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Charles Oliveira is on some kind of roll.
The Brazilian inched closer to a lightweight title shot in the UFC Fight Night 170 headliner, as he submitted Kevin Lee with a guillotine choke in the third round of their bout at Nilson Nelson Gymnasium in Brasilia, Brazil on Saturday. It was an unusual environment for a fight card, as the ongoing threat of the coronavirus forced the athletes to compete in an empty venue. But fans or no fans, there are still plenty of facts and figures to examine from happenings at the event.
Here is a by-the-numbers look at UFC Fight Night 170, with statistics courtesy of FightMetric.com.
7: Consecutive finishes for Oliveira, tying him with Chuck Liddell for the second-longest finishing streak in UFC history. Only Anderson Silva (eight) has more. The Brazilian’s seven-bout winning streak is also the third-longest active winning streak in the lightweight division behind only Tony Ferguson (12) and Khabib Nurmagomedov (11).
16: Career finishes for Oliveira, tying him with Donald Cerrone for the most in UFC history.
43: Significant strikes landed by “Do Bronx.” The Brazilian outlanded Lee 28 to 16 in Round 2 and 10 to 2 in Round 3 prior to the fight-ending submission.
2: Submission attempts by Oliveira. He has attempted 32 during his promotional tenure, second-most in UFC history behind Jim Miller (42). The streaking lightweight moved past Chris Lytle (31) on Saturday.
3-0: Welterweight record for Gilbert Burns, who defeated Demian Maia via technical knockout 2:34 into the opening round of their co-main event encounter. Burns has won five straight UFC bouts overall, including two at 155 pounds.
0:44: Time of Renato Carneiro’s rear-naked choke submission of Damir Hadzovic, making it the eighth-fastest submission in UFC lightweight history.
3: Takedowns landed in eight attempts landed by Nikita Krylov in a grinding decision triumph over Johnny Walker. That’s a UFC career best for “The Miner,” who had only landed more than one takedown just once in his previous 12 Octagon appearances.
14: UFC wins for Francisco Trinaldo, tying him for the fifth most in the history of the lightweight division. The 41-year-old Brazilian outpointed John Makdessi in a featured lightweight encounter on Saturday.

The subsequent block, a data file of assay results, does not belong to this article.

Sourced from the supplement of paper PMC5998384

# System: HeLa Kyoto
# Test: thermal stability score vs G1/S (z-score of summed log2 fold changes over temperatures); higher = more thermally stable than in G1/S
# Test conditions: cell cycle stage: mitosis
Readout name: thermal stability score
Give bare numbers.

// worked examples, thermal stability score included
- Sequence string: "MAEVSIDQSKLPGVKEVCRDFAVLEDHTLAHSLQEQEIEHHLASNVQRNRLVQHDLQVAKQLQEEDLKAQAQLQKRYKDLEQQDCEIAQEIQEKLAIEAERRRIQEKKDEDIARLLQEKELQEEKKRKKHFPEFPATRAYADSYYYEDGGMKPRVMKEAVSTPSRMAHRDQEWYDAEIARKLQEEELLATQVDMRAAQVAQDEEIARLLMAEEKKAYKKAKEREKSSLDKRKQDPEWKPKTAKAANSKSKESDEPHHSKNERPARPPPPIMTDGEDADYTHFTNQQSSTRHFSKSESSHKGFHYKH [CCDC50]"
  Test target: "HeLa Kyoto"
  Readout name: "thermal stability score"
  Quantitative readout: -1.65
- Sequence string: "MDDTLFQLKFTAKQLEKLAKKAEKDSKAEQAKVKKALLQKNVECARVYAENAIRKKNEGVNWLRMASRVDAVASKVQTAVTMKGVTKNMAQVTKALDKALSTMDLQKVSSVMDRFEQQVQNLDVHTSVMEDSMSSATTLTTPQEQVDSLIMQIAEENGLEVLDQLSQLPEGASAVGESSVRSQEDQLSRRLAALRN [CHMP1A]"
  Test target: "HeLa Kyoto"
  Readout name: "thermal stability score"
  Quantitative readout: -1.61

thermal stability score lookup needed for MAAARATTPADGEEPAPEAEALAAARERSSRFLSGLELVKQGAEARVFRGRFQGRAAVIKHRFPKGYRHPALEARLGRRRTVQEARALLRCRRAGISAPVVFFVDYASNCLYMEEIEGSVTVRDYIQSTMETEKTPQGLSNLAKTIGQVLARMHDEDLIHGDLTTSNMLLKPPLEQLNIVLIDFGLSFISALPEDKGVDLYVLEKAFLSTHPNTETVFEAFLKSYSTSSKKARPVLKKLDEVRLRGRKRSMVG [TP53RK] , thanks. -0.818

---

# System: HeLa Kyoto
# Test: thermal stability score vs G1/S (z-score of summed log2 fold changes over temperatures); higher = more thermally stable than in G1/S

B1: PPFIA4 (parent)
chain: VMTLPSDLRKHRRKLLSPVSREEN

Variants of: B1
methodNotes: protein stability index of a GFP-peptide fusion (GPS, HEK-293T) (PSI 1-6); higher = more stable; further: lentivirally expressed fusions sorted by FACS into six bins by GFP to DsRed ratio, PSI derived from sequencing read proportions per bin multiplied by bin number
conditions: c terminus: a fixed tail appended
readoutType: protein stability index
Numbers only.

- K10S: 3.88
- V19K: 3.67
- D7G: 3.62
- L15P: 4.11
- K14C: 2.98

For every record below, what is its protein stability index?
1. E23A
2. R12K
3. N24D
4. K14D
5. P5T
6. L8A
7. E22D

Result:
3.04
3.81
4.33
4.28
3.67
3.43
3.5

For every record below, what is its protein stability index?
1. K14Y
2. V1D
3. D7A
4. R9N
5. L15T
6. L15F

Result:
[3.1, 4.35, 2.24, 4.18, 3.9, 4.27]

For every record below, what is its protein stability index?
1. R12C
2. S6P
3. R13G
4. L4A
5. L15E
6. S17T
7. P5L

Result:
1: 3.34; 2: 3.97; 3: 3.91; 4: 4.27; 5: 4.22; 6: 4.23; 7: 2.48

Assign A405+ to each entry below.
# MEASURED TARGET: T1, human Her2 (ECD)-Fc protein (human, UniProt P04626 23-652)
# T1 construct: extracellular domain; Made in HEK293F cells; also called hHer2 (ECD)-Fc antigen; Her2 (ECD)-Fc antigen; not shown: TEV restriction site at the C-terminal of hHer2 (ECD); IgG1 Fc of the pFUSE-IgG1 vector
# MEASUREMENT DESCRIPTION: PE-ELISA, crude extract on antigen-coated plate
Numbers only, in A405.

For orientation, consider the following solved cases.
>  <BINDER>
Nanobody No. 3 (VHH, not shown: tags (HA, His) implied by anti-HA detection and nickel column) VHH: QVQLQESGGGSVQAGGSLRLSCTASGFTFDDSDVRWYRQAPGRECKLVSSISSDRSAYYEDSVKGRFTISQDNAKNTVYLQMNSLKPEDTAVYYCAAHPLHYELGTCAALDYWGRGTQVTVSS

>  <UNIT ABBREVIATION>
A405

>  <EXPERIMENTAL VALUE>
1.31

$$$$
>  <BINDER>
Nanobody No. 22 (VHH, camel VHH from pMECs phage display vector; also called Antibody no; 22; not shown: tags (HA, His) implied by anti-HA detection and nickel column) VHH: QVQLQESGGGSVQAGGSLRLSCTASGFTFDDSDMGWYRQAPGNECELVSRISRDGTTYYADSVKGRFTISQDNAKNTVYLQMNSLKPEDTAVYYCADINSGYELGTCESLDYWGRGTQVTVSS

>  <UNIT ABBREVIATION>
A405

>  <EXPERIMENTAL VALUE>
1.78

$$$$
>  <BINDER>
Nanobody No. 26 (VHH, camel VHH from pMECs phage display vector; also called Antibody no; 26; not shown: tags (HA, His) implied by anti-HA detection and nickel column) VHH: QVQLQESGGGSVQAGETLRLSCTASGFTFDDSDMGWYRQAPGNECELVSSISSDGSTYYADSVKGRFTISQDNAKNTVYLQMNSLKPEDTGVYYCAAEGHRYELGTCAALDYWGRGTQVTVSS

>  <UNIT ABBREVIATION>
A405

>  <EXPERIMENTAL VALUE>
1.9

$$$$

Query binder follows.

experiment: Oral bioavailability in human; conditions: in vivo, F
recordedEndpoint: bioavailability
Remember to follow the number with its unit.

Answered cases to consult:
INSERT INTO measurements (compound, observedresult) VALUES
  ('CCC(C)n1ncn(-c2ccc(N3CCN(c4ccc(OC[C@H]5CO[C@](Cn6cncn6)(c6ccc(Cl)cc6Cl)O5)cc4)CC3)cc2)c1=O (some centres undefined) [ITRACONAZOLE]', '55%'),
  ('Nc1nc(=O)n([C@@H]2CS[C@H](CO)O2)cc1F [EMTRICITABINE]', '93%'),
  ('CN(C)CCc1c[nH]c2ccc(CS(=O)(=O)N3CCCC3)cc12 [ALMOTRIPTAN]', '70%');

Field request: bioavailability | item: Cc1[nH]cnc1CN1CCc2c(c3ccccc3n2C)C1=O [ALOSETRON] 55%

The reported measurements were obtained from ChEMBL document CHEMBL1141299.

36: Significant leg strikes landed in the bout by Makdessi. Trinaldo, by comparison, landed just four. Makdessi outlanded his opponent 67 to 55 in significant strikes overall.
8: Takedowns successfully defended among nine attempts for Brandon Moreno in a three-round verdict over Jussier Formiga at flyweight. Moreno also outlanded his foe 33 to 15 in significant strikes and 94 to 61 in total strikes.
117: Total strikes by which Amanda Ribas outlanded Randa Markos in a dominant decision triumph at strawweight. In improving to 3-0 in UFC competition, Ribas also held an 85-to-36 advantage in significant strikes landed.
10: Unofficial media scorecards, of the 15 tracked by MMADecisions.com, that awarded the welterweight clash between Elizeu Zaleski dos Santos and Alexey Kunchenko to Kunchenko. The cageside judges saw things differently, as Guilherme Bravo, Sal D’Amato and Joseph Terrell all submitted 29-28 tallies in favor of the Brazilian.
97: Total strikes landed by Kunchenko. By comparison, dos Santos landed 74. The Russian outlanded his foe 24 to 20 in Round 1, 42 to 31 in Round 2 and 31 to 23 in Round 3. Dos Santos, however, did hold a 62-to-57 edge in significant strikes landed.
139: Significant strikes landed by Maryna Moroz in a decision triumph over Mayra Bueno Silva at flyweight. That figure is a three-round record for significant strikes landed in a UFC women’s flyweight bout. By comparison, Bueno Silva landed 88 significant strikes.
130: Significant strikes landed by Bea Malecki in a decision win over Veronica Macedo at women’s bantamweight. That ranks as the six-most significant strikes landed in a single fight in UFC women’s bantamweight history.
9: Consecutive fights to go the distance at UFC Fight Night 170. That ties it with UFC Fight Night 134 “Shogun vs. Smith” and UFC on ESPN 4 “Dos Anjos vs. Edwards” for the most consecutive decisions on a card in promotion history.